China’s currency has fallen to its lowest point in ten years (the currency fell below 7 yuan to the US dollar for the first time since 2008), creating a ripple effect across global markets. This has escalated the already high tensions between the US and China and led to US President Trump lashing out at China on Twitter and accusing them of “currency manipulation” and labelling this as a “major violation”.
The impact of this is –
- Chinese exports are now cheaper to buy with foreign currencies.
- The US sees this as an attempt to offset the impact of higher tariffs on Chinese imports coming into America.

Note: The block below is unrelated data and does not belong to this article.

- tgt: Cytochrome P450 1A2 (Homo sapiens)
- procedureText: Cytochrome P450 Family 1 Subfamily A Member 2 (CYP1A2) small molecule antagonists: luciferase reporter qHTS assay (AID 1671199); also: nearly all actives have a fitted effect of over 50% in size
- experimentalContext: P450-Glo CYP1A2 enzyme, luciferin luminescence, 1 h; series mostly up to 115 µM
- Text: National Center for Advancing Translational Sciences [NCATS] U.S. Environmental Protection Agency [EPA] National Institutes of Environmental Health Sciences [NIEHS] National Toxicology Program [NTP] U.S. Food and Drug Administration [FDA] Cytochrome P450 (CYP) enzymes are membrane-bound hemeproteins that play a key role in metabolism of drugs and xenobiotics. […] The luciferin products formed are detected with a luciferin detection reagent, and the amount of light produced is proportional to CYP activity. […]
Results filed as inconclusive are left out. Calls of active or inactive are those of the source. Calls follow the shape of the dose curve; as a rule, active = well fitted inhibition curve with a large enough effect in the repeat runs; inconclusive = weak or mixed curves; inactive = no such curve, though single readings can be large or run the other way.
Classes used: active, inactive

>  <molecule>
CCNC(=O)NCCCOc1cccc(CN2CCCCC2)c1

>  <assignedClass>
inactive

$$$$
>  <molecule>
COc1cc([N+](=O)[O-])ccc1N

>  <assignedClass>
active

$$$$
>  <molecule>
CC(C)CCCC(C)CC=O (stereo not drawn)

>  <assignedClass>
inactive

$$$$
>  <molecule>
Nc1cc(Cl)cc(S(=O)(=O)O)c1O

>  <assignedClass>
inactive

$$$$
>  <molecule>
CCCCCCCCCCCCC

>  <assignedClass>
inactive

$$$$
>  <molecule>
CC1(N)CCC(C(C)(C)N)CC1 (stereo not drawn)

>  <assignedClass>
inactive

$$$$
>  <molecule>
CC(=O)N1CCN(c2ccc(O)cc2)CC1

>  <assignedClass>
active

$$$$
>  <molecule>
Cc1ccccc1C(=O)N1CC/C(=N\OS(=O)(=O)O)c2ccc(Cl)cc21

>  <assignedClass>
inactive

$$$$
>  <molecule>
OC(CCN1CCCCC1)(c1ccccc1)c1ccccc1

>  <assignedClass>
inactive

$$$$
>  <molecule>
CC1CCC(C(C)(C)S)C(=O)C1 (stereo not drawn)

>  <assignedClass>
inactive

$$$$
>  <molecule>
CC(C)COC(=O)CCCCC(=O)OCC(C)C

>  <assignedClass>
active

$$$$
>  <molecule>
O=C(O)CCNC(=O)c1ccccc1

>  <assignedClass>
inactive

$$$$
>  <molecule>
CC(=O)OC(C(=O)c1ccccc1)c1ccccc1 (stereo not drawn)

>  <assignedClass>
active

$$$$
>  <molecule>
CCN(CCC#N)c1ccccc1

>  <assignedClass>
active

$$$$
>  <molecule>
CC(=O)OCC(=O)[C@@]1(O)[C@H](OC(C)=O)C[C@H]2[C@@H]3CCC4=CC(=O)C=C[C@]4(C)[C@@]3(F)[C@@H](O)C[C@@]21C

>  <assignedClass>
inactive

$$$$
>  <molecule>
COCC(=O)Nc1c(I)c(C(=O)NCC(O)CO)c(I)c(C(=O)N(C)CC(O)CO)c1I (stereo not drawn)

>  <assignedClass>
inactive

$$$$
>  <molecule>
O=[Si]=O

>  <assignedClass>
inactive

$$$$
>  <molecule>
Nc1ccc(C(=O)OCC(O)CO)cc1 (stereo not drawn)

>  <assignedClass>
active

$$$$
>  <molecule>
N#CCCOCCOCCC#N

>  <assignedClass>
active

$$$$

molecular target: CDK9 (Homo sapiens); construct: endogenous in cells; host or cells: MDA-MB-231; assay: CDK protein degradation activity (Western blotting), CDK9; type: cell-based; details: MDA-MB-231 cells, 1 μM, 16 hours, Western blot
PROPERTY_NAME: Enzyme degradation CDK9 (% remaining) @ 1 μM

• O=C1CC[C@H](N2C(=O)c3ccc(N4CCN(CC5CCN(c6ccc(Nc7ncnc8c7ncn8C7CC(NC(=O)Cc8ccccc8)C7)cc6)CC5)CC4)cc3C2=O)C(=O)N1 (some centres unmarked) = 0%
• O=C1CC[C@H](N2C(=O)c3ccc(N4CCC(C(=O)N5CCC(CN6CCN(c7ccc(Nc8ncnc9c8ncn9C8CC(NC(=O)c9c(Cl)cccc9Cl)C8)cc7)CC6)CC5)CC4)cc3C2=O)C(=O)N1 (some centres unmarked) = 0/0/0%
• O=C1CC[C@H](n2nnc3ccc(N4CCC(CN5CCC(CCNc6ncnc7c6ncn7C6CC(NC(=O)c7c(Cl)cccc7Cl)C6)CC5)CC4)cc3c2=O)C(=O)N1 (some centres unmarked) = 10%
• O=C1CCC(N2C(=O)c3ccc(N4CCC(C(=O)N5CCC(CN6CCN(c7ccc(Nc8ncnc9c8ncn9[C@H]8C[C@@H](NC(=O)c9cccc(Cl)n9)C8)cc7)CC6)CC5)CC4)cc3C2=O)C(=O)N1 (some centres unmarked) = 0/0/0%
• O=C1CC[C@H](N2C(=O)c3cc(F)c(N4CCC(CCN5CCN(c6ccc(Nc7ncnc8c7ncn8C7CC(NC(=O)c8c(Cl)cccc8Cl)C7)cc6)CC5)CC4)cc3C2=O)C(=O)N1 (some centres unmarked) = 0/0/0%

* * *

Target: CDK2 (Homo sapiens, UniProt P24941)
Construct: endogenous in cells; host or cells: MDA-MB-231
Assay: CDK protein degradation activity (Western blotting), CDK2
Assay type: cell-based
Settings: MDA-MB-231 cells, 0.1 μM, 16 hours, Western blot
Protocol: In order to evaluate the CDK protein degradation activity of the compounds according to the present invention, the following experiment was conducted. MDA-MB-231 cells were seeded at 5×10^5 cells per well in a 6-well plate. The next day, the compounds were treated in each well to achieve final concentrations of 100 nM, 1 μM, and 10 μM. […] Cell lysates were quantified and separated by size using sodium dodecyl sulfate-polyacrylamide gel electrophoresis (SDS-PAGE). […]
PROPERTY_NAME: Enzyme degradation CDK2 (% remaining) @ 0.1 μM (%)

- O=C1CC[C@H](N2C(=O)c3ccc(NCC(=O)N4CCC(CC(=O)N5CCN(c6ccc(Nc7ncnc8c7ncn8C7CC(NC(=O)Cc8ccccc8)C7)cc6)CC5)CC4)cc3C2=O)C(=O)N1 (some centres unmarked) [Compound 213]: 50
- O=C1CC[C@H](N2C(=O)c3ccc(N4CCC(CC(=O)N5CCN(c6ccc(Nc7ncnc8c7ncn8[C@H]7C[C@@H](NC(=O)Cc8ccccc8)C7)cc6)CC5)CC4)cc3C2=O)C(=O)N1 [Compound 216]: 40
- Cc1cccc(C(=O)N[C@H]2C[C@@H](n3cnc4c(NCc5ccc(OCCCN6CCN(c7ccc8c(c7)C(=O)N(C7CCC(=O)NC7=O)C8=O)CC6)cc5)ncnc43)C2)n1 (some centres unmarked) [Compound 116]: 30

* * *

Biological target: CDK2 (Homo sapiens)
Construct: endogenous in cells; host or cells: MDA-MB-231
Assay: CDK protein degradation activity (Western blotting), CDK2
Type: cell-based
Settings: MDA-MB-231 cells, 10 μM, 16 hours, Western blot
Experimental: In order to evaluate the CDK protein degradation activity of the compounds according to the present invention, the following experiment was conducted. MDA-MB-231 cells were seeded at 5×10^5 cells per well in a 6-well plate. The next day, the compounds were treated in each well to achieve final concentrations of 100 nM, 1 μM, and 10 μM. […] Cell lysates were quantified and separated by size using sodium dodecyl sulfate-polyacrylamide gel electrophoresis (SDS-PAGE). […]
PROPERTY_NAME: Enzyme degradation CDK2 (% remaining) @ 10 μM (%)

- While it appears a win for consumers around the world – who can now buy Chinese products more cheaply – it carries other risks like making imports into China more expensive, creating a strain on the economy, and pushing currency holders to invest in other assets.
Several investors viewed the move in the yuan as a direct response to Trump’s announcement of 10 percent tariffs on an additional $300 bn Chinese imports.
On Monday, the People’s Bank of China (PBOC) said the slump in the yuan was driven by “unilateralism and trade protectionism measures and the imposition of tariff increases on China.”.
Analysts forecast the yuan will weaken further.
Image Credits – BBC